The Balance Of Truth And Experience In Christ

The Balance Of Truth And Experience In Christ.

2 Peter 1.

Peter was the leading apostle, a pragmatic character, with a background in the New Testament era’s fishery industry. He was not a thoroughbred theologian like Paul, but nevertheless, in His second Letter, he attempted to differentiate both the necessity for a human experience of spirituality, with its flip-side undergirded by the vibrant truth of the gospel of Jesus Christ.

Peter initially dwelt on the reality of our experience of God’s power, as He called and justified us and gave us everything that is required of us to live godly lives. He did not say that He would provide for everything that we may desire, despite the many burdens in life on this side of heaven, which can be awkwardly frustrating and difficult. But when our focus is in eternity, it makes absolute sense that this earthly interregnum is only a preparation for a time without end (cf., Ps 90:10). Our salvation immediately introduces us into this realm of living a godly life empowered by His Holy Spirit, enabling us to progressively experience His glory (viz., His very personal presence) and His goodness (viz., the totality of His moral attribute), apart from His precious and magnificent promises (2 Peter 1: 3; c.f., Exodus 33: 12-23, esp. verses 19, 22). The objective of all this is to become partakers of His divine nature – to become an effective believer in Christ here on earth (2 Peter 1: 4; c.f., John 17:20-26). It is pertinent to note that Peter was not referring to our status but a change in our morality (viz., having escaped the corruption that is in the world by lust). Peter reminded us that as sanctified beings, we are unequivocally responsible to work out our moral and social qualities with God’s enabling (2 Peter 2: 5-7; c.f., Phil 2: 12-13), so that we become useful and fruitful to our Lord. This aim is conditional on our intentional perseverance in seeking for change in ourselves (viz., 2 Peter 1:5-7). Hence, the experiential aspect of being transformed disciples (2 Peter 1:8-11) is to embrace God’s power in us, so that we become effectual followers, who persevere in godliness.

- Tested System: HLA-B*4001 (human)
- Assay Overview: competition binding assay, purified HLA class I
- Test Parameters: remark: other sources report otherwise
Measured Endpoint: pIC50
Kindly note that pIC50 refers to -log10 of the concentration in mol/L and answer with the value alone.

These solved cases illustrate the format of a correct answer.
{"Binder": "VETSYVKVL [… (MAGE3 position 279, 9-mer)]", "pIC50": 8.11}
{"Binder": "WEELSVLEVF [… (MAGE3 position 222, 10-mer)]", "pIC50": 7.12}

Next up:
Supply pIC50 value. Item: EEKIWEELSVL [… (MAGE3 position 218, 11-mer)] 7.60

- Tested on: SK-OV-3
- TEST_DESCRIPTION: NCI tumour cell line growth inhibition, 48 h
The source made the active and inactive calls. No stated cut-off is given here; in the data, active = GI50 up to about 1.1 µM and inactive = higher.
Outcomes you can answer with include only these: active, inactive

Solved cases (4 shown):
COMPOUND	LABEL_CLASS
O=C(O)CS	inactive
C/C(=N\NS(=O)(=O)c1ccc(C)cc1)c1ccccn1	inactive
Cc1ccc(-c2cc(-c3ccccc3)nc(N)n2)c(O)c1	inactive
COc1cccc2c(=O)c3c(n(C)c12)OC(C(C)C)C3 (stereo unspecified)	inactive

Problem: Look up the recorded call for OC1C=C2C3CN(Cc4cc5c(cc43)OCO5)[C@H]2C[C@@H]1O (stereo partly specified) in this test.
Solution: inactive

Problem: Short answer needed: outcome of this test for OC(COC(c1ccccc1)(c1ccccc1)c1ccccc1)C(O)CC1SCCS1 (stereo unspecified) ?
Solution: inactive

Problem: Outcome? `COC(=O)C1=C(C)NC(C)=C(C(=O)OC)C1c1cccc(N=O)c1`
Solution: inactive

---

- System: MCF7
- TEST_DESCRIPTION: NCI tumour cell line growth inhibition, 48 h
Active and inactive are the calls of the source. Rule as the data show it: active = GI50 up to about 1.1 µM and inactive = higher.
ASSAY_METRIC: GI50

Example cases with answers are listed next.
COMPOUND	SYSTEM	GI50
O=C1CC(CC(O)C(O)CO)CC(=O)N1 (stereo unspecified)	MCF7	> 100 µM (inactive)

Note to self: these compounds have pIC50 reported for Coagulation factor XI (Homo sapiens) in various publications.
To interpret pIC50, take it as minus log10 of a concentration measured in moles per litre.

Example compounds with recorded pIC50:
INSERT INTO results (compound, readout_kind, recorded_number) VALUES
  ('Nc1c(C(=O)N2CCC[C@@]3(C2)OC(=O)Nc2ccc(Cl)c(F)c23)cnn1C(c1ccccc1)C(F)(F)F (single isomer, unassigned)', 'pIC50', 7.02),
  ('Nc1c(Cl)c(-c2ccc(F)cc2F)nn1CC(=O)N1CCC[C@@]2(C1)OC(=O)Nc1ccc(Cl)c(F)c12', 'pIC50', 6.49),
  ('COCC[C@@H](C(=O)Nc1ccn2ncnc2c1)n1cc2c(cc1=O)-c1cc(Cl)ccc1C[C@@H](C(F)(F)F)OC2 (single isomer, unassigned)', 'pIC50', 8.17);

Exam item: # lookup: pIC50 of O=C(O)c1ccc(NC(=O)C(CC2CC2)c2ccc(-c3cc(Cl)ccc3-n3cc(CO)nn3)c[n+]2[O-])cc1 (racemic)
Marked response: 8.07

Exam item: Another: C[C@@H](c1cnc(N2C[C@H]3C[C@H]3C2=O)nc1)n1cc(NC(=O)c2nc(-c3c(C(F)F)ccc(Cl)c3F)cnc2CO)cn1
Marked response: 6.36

Peter then delved into the truth of the gospel, the foundation of our experiential spirituality, by witnessing to his own testimony to the baptism and transfiguration of Jesus (2 Peter 1:17-18), substantiating further the divinity of the pre-incarnate Christ. His reminder upbraids our natural impatience at listening and grasping what we seemingly already know about the gospel and the Word, but Peter maintained that important issues require to be reinforced by repetitions (2 Peter 1:12-15). The roots of the gospel are too critical and need to be buttressed in safeguarding our theological foundations, especially from one generation to the next, with deliberate perennial reviews. But he did not stop there. He went on to include the prophets in their divine witness of the coming Messiah and His purpose (2 Peter 1:20-21). Therefore, we forsake rehearsing this historical witness at our own peril (2 Peter 1:16; c.f., 1 Cor 15: 12-19). Jesus Christ is Truth personified (John 14:6), and when we are centred in Him and become like Him, our religious experiences will reflect less of ourselves and more of His glory and goodness. John the Baptist modelled and encapsulated for us a piece of daily wisdom: “He must increase and I must decrease” (John 3: 30).